Successful outsourcing arrangements require that all parties pay continuous attention to the goals of the arrangement.  The phrase ‘continuous attention’ is nearly an oxymoron given differing corporate cultures, short attention spans and competing channels of information.  Outsourcing contracts often contain one or more tools intended to focus attention (typically as a portion of the governance convents). The tools currently in vogue include metrics, service level agreements, balanced scorecards and the prescription of CMMI®[1] maturity levels.   In many cases these tools are used as weapons to interrogate and control the parties in the contract.

The goal of governance is to manage and reduce risk. A better practice is to construct governance covenants so that they build and strengthen the capabilities of both parties. CMMI, metrics and scorecards done correctly can fall in this category while at the same time mitigating risk. The choice of tool and the construct of the governance convents are as critical as the financial portions of the contract. All too often, the development of the governance processes is by contract personnel without a through understanding of process or metrics. The lack of process or metrics knowledge is exacerbated when the idea is championed by parties on one side of the table or other (Note: Someone has to champion the concept or most outsourcers will run, not walk, away from the idea.  Each side of the negotiation needs to have a metrics counsel.). These scenarios lead to agreements governed by convents that incent unbalanced behavior, that do not add capabilities or strengthen the relationships between parties to the contract.  Examples can be found across a range from contracts which pay penalties and bonuses on a single metrics (typically indexed productivity or time-to-market) to contracts with scores of embedded metrics which sap time and effort from delivering value. Soliciting input from and the involvement of your organizations process and metrics personnel (or consultants if you do not have these capabilities) is a best practice that does not find its way into many contract negotiations.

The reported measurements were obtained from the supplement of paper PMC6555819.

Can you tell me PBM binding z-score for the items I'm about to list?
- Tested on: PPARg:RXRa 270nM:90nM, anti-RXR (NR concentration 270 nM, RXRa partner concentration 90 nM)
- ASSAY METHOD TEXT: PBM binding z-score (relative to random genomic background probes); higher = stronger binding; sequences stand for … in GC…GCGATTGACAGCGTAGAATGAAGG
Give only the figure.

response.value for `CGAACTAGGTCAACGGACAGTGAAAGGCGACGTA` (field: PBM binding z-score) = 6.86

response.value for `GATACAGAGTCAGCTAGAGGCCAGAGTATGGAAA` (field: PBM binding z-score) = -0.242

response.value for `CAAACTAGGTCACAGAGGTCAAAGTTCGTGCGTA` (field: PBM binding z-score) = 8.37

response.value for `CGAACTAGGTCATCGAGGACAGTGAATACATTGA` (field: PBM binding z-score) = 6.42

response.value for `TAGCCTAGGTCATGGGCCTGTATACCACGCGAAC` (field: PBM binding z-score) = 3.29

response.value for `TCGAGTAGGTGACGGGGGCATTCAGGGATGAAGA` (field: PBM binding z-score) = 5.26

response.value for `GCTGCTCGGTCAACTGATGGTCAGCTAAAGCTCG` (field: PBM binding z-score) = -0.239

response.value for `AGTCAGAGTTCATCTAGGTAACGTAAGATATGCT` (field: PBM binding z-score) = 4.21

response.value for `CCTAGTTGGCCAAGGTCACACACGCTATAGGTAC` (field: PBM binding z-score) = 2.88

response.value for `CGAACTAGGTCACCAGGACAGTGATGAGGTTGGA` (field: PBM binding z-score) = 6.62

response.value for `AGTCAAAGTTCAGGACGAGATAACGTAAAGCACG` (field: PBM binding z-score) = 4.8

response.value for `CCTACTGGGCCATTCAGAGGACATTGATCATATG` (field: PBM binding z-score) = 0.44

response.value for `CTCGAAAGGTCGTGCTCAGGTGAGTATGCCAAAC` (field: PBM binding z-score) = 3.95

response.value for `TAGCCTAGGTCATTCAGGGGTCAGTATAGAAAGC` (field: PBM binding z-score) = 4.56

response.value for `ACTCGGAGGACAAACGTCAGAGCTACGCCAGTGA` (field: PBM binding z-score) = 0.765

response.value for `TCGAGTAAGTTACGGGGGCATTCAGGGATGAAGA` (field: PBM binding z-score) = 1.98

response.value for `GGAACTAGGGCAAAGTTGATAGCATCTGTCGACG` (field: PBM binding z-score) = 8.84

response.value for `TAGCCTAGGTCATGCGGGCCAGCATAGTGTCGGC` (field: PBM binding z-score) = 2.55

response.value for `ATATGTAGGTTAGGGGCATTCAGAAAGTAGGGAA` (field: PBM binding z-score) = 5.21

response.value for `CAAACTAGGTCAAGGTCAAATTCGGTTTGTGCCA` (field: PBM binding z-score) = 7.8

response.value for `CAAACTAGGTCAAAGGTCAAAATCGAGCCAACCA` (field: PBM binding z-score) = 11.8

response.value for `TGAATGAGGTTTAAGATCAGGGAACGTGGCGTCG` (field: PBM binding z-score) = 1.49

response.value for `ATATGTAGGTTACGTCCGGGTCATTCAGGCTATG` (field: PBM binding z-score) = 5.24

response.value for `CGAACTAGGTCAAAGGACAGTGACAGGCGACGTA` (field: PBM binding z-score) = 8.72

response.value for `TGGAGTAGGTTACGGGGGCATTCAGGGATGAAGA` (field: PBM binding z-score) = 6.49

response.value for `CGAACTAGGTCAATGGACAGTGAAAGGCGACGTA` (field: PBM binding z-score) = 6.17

There are many techniques that can be used to facilitate developing a balanced approach to using metrics in the governance process. Goal driven metrics techniques are processes for developing useful metrics for the core of contract governance.  A few of the techniques that have been found useful include: